She’s back: De Lille triumphs over DA
The Western Cape High Court has declared that the Democratic Alliance’s (DA’s) decision to terminate Cape Town mayor Patricia de Lille’s membership is “unlawful and invalid”.
The court reinstated De Lille as a member of the party and as mayor following a scathing judgment on Wednesday morning. Judge Andre Le Grange read the summary judgment and court order which was agreed upon unanimously by a full bench of judges.
The court found that the DA did not follow due process when it decided to terminate De Lille’s membership in May. Le Grange said that the DA improperly established a selection panel which decided De Lille’s fate in the party’s federal legal commission. It did not give De Lille a fair chance to submit evidence to mitigate her being stripped of her membership, Judge Le Grange said.
The court found that the DA therefore violated its own rules and constitution.
“Such noncompliance [is] material and not trivial as the DA said,” Le Grange said, reading the summary judgment.
“It follows that the cessation of Ms De Lille’s membership cannot stand,” he continued.
A cost order was awarded against the DA, making the party liable to pay the costs for counsel in both this application and De Lille’s initial interim relief application which sought to interdict the party’s decision.
De Lille will remain in her position as mayor. In reaction to the judgment however, she said she is willing to “submit myself to an open disciplinary hearing.” De Lille described the judgment as a “victory for the people of Cape Town” and for the Constitutional rights of South Africans.
“As all political parties we must learn from this lesson to treat our members with respect,” she said.
Thank you to all those who supported and prayed for me. I am eternally gratful for the support and words of encouragement. As always, we can be proud of the the independence of our judiciary. https://t.co/xfChDBEj86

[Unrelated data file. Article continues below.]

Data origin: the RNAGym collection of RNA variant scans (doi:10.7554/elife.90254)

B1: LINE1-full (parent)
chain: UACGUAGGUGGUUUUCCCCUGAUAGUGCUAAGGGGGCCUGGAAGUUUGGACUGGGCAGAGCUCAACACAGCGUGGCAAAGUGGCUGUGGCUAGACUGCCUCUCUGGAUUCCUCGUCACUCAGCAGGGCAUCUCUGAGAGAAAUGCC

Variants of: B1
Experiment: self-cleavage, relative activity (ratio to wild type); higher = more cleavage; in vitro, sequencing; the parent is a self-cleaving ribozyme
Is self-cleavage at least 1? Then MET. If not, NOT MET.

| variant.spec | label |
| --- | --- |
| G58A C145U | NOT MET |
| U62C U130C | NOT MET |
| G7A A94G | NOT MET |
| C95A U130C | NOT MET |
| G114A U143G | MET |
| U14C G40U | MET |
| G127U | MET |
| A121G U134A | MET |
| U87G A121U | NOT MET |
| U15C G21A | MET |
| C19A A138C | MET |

— Patricia de Lille (@PatriciaDeLille) June 27, 2018
The party initially decided to cease De Lille’s membership in May after she made comments during a radio interview where she indicated she would resign after clearing her name of corruption allegations which the DA has levelled against her. The party maintained she intended to resign as a member, which triggered the cessation of membership clause envisioned in the DA constitution. De Lille argued that she had no intention to resign as mayor.
The court said that it is not in its ambit to decide on the interpretation of De Lille’s comments but it could decide on procedural noncompliance.
The DA has indicated that it is unable to work with De Lille calling its relationship “irretrievably broken”. The council in Cape Town has also stripped De Lille of her mayoral powers, with all decision making powers in the city government now under the council’s purview.
But De Lille said that she will remain a member of the party until it finds “a legal way” to remove her.
The DA’s federal executive deputy chairperson Natasha Mazzone said that the party would appeal the judgment.
“We believe that our federal executive and our FLC are properly constituted,” Mazzone said. “We need to look at the judgment, we need to see how far-reaching it is… if needs be that’s why there will be an appeal.”